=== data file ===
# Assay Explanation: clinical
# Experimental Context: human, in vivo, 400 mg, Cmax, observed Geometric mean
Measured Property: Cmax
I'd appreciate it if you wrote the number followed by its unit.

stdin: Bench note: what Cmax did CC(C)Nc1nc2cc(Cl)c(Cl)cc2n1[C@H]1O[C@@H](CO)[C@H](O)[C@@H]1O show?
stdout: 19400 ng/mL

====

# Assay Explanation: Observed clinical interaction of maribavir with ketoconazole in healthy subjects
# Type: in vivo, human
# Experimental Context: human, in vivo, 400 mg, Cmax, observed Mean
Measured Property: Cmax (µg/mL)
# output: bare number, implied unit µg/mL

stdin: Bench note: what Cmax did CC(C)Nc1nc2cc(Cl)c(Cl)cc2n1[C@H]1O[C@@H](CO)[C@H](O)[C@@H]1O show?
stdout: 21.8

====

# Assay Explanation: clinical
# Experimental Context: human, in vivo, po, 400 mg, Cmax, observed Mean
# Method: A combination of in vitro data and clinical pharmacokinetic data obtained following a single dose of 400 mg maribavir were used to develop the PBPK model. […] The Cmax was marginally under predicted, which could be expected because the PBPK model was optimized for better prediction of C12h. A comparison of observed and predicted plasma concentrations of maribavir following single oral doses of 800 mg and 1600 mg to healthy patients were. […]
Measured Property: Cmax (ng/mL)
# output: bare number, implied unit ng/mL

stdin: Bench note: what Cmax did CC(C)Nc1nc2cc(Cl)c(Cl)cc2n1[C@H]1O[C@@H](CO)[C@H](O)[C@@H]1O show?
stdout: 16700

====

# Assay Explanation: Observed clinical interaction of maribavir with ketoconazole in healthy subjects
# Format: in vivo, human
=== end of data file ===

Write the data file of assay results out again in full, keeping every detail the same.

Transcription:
# Assay Explanation: clinical
# Experimental Context: human, in vivo, 400 mg, Cmax, observed Geometric mean
Measured Property: Cmax
I'd appreciate it if you wrote the number followed by its unit.

stdin: Bench note: what Cmax did CC(C)Nc1nc2cc(Cl)c(Cl)cc2n1[C@H]1O[C@@H](CO)[C@H](O)[C@@H]1O show?
stdout: 19400 ng/mL

====

# Assay Explanation: Observed clinical interaction of maribavir with ketoconazole in healthy subjects
# Type: in vivo, human
# Experimental Context: human, in vivo, 400 mg, Cmax, observed Mean
Measured Property: Cmax (µg/mL)
# output: bare number, implied unit µg/mL

stdin: Bench note: what Cmax did CC(C)Nc1nc2cc(Cl)c(Cl)cc2n1[C@H]1O[C@@H](CO)[C@H](O)[C@@H]1O show?
stdout: 21.8

====

# Assay Explanation: clinical
# Experimental Context: human, in vivo, po, 400 mg, Cmax, observed Mean
# Method: A combination of in vitro data and clinical pharmacokinetic data obtained following a single dose of 400 mg maribavir were used to develop the PBPK model. […] The Cmax was marginally under predicted, which could be expected because the PBPK model was optimized for better prediction of C12h. A comparison of observed and predicted plasma concentrations of maribavir following single oral doses of 800 mg and 1600 mg to healthy patients were. […]
Measured Property: Cmax (ng/mL)
# output: bare number, implied unit ng/mL

stdin: Bench note: what Cmax did CC(C)Nc1nc2cc(Cl)c(Cl)cc2n1[C@H]1O[C@@H](CO)[C@H](O)[C@@H]1O show?
stdout: 16700

====

# Assay Explanation: Observed clinical interaction of maribavir with ketoconazole in healthy subjects
# Format: in vivo, human